For any of you that watched the brilliant 3-part BBC adaptation of Bram Stoker’s ‘Dracula’, the haunting scenery of the North Yorkshire fishing village of Whitby will be familiar. And it is against this dramatic and spooky backdrop that the Whitby Goth Weekends (WGW) are held.

The Festival’s humble beginning goes back to 1994 when a handful of pen-friends decided to meet up in a Whitby Pub. This meeting of minds and shared interest grew into a twice-yearly music festival that now attracts over 1,500 people from all over the globe. Founded by Jo Hampshire, the Whitby Goth Weekend has become one of the foremost Gothic events in the world.

Expect to see stunning costumes from Goth to Steam Punk; silent film classics with organ accompaniment; a modelling contest; live music events at various venues around the town; beer tasting events; talks and lectures including ‘What’s at stake for the Carpathian Wolves?’ and of course, the Bizarre Bazaar – over 100 traders selling all manner of Gothic wares.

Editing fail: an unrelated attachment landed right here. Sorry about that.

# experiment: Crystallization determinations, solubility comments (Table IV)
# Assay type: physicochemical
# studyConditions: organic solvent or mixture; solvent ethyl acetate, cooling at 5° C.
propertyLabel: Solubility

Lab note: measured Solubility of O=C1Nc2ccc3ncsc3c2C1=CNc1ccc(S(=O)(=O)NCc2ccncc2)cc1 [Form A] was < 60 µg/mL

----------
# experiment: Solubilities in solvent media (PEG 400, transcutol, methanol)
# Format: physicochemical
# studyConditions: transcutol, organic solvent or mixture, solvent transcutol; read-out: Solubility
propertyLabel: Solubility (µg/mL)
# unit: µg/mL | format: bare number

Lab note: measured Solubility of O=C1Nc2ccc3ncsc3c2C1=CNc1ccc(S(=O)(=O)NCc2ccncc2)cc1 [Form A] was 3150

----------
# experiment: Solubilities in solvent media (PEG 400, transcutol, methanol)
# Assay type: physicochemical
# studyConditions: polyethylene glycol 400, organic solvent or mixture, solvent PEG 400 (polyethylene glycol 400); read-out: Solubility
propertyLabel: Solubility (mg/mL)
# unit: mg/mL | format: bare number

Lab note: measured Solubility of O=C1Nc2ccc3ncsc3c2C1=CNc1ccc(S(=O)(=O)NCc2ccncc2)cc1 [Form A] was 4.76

Whitby was chosen as the venue of the Goth Festival for its connections with the story of Count Dracula. Author and business manager, Bram Stoker arrived at 6 Royal Crescent, Whitby, at the end of July 1890. He was at the end of a busy theatrical tour in Scotland with Henry Irving and had a week to himself before the arrival of his wife and son.

It was during this time, strolling around the cobbled streets of this vibrant fishing village, that Stoker got the to bring his lead character in his latest novel, Count Wampyre, to the English seaside town.

The literary craze at that time was the gothic genre – stories set in foreign lands full of castles, caves and convents. The dramatic windswept cliffs, ruined abbey remains silhouetted again the sky, swooping bats and the town’s association with Jet – a semi-precious stone used in mourning jewellery – gave Stoker a thrilling and chilling denouement to his tale.

When you visit, don’t miss the magnificent 11th century ruined Whitby Abbey which stands on the site of a 7th century monastery, St Mary’s Church with parts that date back to the 12th century and its extensive graveyard, and the 199 steps that lead steeply up form the cobbled streets of the town to the cliff top.

For a moment or two I could see nothing, as the shadow of a cloud obscured St. Mary’s Church. Then as the cloud passed I could see the ruins of the Abbey coming into view; and as the edge of a narrow band of light as sharp as a sword-cut moved along, the church and churchyard became gradually visible… It seemed to me as though something dark stood behind the seat where the white figure shone, and bent over it. What it was, whether man or beast, I could not tell”. Chapter 8, Dracula, Bram Stoker

Contributed by Colette Walker, Yorkshire Blue Badge Guide